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supplying our distributors of even Air-Scent? We would like an opportunity of proving wherein the plaintiff has violated this agreement. The Court: All right. If you would have come in with clean hands today we would not have had this situation. You brought the situation. You brought the situation on yourself."
The court, instead of admonishing Schneider or at the most holding him in contempt of court, issued a preliminary injunction against all five defendants on February 16th without requiring bond or security and fixed a hearing on February 21st to determine a further order of court.
The preliminary injunction issued by the court restrained defendants from selling or marketing the chemical diffuser manufactured from the dies of which plaintiff owned a two-third's interest; from using any advertising matter or plates to advertise the name "Sani-Air" or any similar name; from influencing or interfering with any of the named distributors of plaintiff; and from manufacturing or delivering any units to any person until further order of the court. On February 21st, prior to the time fixed for further hearing by the court below, defendants, as we have seen, took this appeal.
The law is well settled that no preliminary injunction shall be issued by any court or judge until the party applying for the same shall have given bond with sufficient sureties or with other security to be approved by the court, conditioned to indemnify the other party for all damages that amy be sustained by reason of such injunction: Baur v. Wilkes-Barre Light Co., 259 Pa. 117, 102 A. 430; Juniata Water & Water Power Co. v. Wilson Electric Co., 226 Pa. 407, 75 A. 603; Kincaid's Appeal, 66 Pa. 411; Mintzer v. Turnbach, 113 Pa. Superior Ct. 113, 172 A. 162.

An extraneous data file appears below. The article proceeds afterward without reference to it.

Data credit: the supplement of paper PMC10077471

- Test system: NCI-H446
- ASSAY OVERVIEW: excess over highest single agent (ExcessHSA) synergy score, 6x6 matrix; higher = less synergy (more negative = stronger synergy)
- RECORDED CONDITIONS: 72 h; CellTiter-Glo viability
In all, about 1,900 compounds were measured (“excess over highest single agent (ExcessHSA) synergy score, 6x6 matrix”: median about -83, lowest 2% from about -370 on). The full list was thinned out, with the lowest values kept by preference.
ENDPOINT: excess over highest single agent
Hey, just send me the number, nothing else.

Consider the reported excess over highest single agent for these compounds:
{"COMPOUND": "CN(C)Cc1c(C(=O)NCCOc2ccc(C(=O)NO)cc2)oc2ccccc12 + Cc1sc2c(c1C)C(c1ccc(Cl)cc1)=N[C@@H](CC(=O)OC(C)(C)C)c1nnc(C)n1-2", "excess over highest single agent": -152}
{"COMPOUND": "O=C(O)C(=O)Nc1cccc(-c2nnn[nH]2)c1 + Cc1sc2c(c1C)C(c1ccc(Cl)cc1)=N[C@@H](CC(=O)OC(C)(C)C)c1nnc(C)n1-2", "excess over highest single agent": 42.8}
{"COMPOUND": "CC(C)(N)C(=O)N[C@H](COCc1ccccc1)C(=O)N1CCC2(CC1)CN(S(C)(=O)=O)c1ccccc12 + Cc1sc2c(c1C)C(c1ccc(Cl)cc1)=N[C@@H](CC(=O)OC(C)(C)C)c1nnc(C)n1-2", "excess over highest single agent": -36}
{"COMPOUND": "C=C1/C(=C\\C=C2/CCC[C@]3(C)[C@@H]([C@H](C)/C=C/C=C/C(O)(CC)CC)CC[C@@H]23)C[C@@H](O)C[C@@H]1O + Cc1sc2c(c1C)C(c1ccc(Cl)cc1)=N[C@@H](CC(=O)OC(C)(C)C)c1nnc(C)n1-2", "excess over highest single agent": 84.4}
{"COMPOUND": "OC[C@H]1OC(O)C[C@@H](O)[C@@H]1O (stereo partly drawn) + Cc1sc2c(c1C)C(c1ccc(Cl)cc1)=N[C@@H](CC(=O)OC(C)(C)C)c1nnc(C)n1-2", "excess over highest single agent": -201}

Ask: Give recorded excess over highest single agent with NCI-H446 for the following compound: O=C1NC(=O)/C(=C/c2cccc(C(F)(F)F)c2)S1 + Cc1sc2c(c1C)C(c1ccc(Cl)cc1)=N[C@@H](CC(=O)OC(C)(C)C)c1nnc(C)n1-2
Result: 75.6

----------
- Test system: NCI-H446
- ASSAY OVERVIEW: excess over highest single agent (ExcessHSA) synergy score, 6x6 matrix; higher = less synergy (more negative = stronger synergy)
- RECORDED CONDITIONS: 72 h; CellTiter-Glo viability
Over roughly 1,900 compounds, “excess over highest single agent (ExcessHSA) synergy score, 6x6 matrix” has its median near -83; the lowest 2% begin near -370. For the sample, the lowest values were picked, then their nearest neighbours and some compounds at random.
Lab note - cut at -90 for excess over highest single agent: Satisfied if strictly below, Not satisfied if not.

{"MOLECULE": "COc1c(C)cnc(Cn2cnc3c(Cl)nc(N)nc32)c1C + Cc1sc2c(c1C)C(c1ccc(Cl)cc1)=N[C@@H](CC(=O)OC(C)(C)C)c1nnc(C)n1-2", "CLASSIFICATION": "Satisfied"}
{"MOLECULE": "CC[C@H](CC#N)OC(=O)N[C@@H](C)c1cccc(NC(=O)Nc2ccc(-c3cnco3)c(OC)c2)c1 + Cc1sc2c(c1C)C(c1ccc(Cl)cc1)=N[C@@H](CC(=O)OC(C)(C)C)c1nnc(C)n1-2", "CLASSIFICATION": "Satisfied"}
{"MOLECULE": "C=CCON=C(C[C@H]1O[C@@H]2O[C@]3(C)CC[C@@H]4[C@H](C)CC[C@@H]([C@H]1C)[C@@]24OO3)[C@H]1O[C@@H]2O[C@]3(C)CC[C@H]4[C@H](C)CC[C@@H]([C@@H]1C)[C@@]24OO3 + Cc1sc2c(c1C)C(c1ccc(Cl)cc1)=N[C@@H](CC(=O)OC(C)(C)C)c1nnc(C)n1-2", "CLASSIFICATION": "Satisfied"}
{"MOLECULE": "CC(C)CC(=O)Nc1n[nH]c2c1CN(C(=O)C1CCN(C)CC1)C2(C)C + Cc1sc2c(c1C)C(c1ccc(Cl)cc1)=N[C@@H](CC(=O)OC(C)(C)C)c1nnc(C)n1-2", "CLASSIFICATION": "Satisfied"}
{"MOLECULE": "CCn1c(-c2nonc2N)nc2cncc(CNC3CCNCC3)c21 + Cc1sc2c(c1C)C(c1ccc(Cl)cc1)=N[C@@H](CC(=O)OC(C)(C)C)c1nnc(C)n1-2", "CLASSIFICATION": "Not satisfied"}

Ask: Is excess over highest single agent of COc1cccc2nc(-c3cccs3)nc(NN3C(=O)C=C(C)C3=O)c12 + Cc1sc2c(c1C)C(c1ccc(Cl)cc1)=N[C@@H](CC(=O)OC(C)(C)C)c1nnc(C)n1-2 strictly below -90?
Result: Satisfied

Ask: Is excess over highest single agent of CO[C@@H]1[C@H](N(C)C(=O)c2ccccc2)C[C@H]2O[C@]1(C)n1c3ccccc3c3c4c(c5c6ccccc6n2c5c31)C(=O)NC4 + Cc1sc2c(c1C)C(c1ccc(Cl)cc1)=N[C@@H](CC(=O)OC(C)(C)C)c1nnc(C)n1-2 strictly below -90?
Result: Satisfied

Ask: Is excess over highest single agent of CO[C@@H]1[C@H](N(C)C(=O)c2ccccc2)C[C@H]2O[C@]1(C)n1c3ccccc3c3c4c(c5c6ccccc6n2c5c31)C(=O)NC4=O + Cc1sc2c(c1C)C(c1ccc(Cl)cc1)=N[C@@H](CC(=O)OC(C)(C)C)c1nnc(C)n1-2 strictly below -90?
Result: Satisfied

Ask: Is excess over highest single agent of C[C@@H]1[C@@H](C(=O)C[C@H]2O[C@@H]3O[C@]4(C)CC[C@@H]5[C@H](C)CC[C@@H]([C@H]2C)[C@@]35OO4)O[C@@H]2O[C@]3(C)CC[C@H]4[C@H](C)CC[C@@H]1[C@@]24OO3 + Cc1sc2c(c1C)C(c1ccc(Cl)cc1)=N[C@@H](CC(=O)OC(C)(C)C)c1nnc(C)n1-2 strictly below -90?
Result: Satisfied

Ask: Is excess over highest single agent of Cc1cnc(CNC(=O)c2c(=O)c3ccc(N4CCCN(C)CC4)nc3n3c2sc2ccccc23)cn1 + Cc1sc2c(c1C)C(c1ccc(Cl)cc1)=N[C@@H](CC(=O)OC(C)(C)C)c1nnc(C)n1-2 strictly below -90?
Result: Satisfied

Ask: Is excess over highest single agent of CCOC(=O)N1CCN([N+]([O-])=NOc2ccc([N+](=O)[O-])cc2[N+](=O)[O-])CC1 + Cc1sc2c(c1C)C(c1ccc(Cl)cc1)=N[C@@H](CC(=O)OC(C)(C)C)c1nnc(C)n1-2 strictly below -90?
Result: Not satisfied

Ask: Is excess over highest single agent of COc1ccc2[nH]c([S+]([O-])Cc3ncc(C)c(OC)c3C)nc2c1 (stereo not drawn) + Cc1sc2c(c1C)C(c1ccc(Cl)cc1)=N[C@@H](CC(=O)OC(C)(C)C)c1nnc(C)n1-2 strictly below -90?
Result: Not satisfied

The action of the court below in granting a temporary injunction without bond or other security was
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an arbitrary and unjustifiable action, and in direct violation of many decisions of the appellate courts. It is interesting to note that no dedision is cited by the court below or by the appellee in support of the court's action. The language of the Court in Baur v. Wilkes-Barre Light Co., 259 Pa. 117, 121, 122, is particularly appropriate: "We think the learned court below committed manifest error in granting the injunction. No bond or injunction affidavits were filed, and, hence, the court was without jurisdiction to award the writ. Such action by the court was in direct violation of the Act of May 6, 1844, P.L. 564, Section 1 of which provides: 'No injunctions shall be issued by any court or judge, until the party applying for the same shall have given bond with sufficient sureties, to be approved by said court or judge, conditioned to indemnify the other party for all damages that may be sustained by reason of such injunction.' In no case, therefore, can an injunction issue without security being given, as the Act of March 21, 1806, Sec. 13, 4 Sm. L. 326, provides that, 'in all cases where a remedy is provided, or duty enjoined, or anything directed to be done by any act or acts of assembly of this Commonwealth, the directions of the said acts shall be strictly pursued.' The order awarding the injunction was also violative of equity Rule 82*fn** which provides: 'Cautionary orders in injunction bills shall not be made, nor shall any injunction be allowed except security be given according to law'; and of Rule 81 providing that preliminary injunctions may be granted, in accordance with the present practice, on bill and injunction affidavits. As we have frequently held, the equity